But if I'd had a vaginal delivery, this picture would never exist.
What to Expect: This one was fun to read while pregnant, but it got a little redundant, and there’s too much information about what could go wrong. I didn’t hate it, but it wasn’t necessary. I have the one for the first year and I think I read like 3 pages at the end of pregnancy. Pointless. There’s really no reason to read what the baby is supposed to be doing at 3 months old, in my opinion. Just look at your baby and see what he or she is doing. If there’s a problem, the pediatrician will let you know, I’m sure. Otherwise, there’s such a huge range that I think my time is better spent either reading Where's Spot or books on toddlerhood in a likely futile attempt not to ruin my kid.

He's kind of fun to be with.

Healthy Sleep Habits, Happy Child: I borrowed this from two actual real life friends (one had passed it to the other) and it came highly recommended. Not to sound completely stupid and it’s not like I had to have a parent read it for me and explain it, but I struggled here. I would reread paragraphs over and over and be confused about what I was supposed to do. The book says to read it before the baby is born, and I probably should have done that instead of read about orgasmic births. But I tried when Dalton was 2 weeks old and I was all like I’m not sleep deprived and stupid I can totally read. In retrospect, that may not have been the case. I got some good info out of it, like learning his cues and not keeping him up more than an hour, but overall it made me cry because I was doing everything wrong and Eric threatened to throw it away.

And as a result, we have been cursed with a miserable child.
The Sleep Lady: Things were all well and good here until she started being all smug and braggy about how both her kids slept through the night by 8 weeks old. Then she starts in with all these detailed nap plans that you need to do in order to get your kid sleeping through the night. Good, thanks, I'll be sure to do all that while I'm at work and he's at daycare. I pretty much stopped there. It might be a good read if you are going to stay home, and I might return to it if I ever sleep train since she has a gentle method. I'm going to write a sleep book for working moms and be a billionaire.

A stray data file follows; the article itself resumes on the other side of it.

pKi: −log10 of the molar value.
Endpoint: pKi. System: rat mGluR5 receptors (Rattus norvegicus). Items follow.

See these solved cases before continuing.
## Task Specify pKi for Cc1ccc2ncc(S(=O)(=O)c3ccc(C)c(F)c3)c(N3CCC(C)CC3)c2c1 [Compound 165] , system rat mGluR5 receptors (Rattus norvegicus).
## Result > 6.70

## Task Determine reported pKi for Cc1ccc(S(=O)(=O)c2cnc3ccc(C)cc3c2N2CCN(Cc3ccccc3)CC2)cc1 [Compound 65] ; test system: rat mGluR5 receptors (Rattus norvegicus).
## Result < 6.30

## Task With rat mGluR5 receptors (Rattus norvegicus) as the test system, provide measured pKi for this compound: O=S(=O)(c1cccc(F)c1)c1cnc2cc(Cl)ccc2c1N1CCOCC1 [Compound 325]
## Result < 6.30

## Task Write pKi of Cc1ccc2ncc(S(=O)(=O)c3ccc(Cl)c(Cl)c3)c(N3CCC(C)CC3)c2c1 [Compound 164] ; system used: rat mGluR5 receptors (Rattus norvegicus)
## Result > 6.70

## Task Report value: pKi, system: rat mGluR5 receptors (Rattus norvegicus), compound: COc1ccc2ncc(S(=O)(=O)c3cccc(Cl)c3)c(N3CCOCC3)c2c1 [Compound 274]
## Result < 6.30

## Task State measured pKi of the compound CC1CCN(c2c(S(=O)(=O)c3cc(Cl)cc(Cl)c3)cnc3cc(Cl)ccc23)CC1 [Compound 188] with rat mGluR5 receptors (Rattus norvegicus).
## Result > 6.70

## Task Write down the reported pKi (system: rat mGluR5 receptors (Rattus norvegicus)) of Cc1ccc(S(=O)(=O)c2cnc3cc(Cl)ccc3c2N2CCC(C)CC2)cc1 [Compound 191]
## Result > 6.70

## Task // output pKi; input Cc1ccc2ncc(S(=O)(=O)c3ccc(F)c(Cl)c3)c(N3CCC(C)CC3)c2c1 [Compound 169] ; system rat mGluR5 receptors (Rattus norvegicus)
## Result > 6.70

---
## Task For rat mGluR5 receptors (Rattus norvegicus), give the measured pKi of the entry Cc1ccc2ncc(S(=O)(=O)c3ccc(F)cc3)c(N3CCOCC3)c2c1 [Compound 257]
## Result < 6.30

Wonder Weeks: Ok, in all honesty, I perused the book at a friend's house but only actually bought the app and never read it fully. Still, I swear by it. In a nutshell, it explains what in God's name is going on in your infant's head (based on tons of research about brain development) and predicts when they will go through "leaps". Leaps are times when their perception of how the world works changes, and, as probably most of us would, they act bonkers because that's freaking scary. The leaps are based on due dates, and maybe because Dalton was born right on his, it has been extremely accurate for us. If nothing else, it's a much more scientific way to deal with a fussy baby by dismissing everything as just a phase.

That's all that I recall reading, so I'll call it quits here.

Opinions on any of these books, or any other baby books, or how to books in general?

Who out there has had that perfect orgasmic birth? I need to hear about it!


  1. Dude. That's a lot of baby books.

    1. I like to pretend information will help me know what I'm doing.

  2. Happiest Baby..., Womanly art..., and Ina May are MUST READS!!! I sing their praises to anyone who even attempts to have a child. The womanly art of breastfeeding told me to have the dr check the anatomy of baby's mouth - guess what - my 2nd child had a tongue-tie that was preventing a good latch. It was easily fixed before we left the hospital.

    Honestly, ever woman of child bearing age should read Ina May. She does so much to take the fear out if childbirth. I love her for that.

  3. Happiest Baby was infuriating to read. I found it not interesting and repetitive and written like a 200+ page sales pitch. The techniques are fantastic! But the delivery...lacking. I recommend finding a 5 Ss video on youtube and spending the reading time on another book. When pregnant I read Expecting Better. Written by an economist, she evaluates the studies and stats re: all the things they warn pregnant women about. Toward the end of my pregnancy I picked up the Birth Partner by Penny Simkin but only had time to read selected chapters before baby made her early arrival. I have the Wonder Weeks app on my phone, I am questioning the use of due date vs birth date though.

  4. Holy crap, I read absolutely zero books to prepare for having a baby. I prefer the "google 'is this normal?'" method of parenting. It keeps the stress much lower.